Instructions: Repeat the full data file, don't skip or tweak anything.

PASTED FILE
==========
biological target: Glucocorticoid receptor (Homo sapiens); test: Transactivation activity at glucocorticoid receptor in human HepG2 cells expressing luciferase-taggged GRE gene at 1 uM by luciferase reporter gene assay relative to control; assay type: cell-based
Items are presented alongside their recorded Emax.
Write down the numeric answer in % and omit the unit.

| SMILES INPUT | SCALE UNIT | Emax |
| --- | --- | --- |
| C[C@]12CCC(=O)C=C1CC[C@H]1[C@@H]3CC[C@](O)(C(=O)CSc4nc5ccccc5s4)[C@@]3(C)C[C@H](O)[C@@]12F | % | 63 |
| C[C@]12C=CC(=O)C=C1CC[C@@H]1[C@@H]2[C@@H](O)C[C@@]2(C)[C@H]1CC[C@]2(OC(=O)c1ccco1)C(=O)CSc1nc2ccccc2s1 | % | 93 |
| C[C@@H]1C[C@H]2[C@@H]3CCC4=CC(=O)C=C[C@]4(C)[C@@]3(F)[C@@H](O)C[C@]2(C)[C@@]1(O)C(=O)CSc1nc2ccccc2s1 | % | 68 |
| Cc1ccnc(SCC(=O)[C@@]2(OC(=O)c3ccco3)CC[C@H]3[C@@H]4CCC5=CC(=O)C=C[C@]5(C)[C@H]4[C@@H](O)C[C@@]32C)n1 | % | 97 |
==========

biological target: Glucocorticoid receptor (Homo sapiens); test: Transactivation activity at glucocorticoid receptor in human HepG2 cells expressing luciferase-taggged GRE gene at 1 uM by luciferase reporter gene assay relative to control; assay type: cell-based
Items are presented alongside their recorded Emax.
Write down the numeric answer in % and omit the unit.

| SMILES INPUT | SCALE UNIT | Emax |
| --- | --- | --- |
| C[C@]12CCC(=O)C=C1CC[C@H]1[C@@H]3CC[C@](O)(C(=O)CSc4nc5ccccc5s4)[C@@]3(C)C[C@H](O)[C@@]12F | % | 63 |
| C[C@]12C=CC(=O)C=C1CC[C@@H]1[C@@H]2[C@@H](O)C[C@@]2(C)[C@H]1CC[C@]2(OC(=O)c1ccco1)C(=O)CSc1nc2ccccc2s1 | % | 93 |
| C[C@@H]1C[C@H]2[C@@H]3CCC4=CC(=O)C=C[C@]4(C)[C@@]3(F)[C@@H](O)C[C@]2(C)[C@@]1(O)C(=O)CSc1nc2ccccc2s1 | % | 68 |
| Cc1ccnc(SCC(=O)[C@@]2(OC(=O)c3ccco3)CC[C@H]3[C@@H]4CCC5=CC(=O)C=C[C@]5(C)[C@H]4[C@@H](O)C[C@@]32C)n1 | % | 97 |